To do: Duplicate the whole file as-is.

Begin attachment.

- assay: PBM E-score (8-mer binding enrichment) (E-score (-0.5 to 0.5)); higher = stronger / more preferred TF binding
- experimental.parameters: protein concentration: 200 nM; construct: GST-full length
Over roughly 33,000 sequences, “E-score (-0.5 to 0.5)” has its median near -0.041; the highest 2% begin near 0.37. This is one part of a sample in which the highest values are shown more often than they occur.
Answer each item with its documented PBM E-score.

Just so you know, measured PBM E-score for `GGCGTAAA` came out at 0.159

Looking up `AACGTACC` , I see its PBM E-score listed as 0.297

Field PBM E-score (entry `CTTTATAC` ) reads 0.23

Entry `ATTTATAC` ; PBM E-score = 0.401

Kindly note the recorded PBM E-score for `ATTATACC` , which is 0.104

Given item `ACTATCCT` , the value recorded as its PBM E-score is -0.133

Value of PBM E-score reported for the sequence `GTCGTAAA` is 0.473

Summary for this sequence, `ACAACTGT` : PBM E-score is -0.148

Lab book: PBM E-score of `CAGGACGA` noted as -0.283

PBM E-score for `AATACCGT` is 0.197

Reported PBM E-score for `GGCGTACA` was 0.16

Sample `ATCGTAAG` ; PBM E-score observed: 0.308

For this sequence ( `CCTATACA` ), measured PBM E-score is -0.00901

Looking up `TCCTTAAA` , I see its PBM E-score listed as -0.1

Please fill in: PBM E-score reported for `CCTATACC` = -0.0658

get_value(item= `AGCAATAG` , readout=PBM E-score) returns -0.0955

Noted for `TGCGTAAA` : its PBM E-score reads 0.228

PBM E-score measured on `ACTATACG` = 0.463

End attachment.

- assay: PBM E-score (8-mer binding enrichment) (E-score (-0.5 to 0.5)); higher = stronger / more preferred TF binding
- experimental.parameters: protein concentration: 200 nM; construct: GST-full length
Over roughly 33,000 sequences, “E-score (-0.5 to 0.5)” has its median near -0.041; the highest 2% begin near 0.37. This is one part of a sample in which the highest values are shown more often than they occur.
Answer each item with its documented PBM E-score.

Just so you know, measured PBM E-score for `GGCGTAAA` came out at 0.159

Looking up `AACGTACC` , I see its PBM E-score listed as 0.297

Field PBM E-score (entry `CTTTATAC` ) reads 0.23

Entry `ATTTATAC` ; PBM E-score = 0.401

Kindly note the recorded PBM E-score for `ATTATACC` , which is 0.104

Given item `ACTATCCT` , the value recorded as its PBM E-score is -0.133

Value of PBM E-score reported for the sequence `GTCGTAAA` is 0.473

Summary for this sequence, `ACAACTGT` : PBM E-score is -0.148

Lab book: PBM E-score of `CAGGACGA` noted as -0.283

PBM E-score for `AATACCGT` is 0.197

Reported PBM E-score for `GGCGTACA` was 0.16

Sample `ATCGTAAG` ; PBM E-score observed: 0.308

For this sequence ( `CCTATACA` ), measured PBM E-score is -0.00901

Looking up `TCCTTAAA` , I see its PBM E-score listed as -0.1

Please fill in: PBM E-score reported for `CCTATACC` = -0.0658

get_value(item= `AGCAATAG` , readout=PBM E-score) returns -0.0955

Noted for `TGCGTAAA` : its PBM E-score reads 0.228

PBM E-score measured on `ACTATACG` = 0.463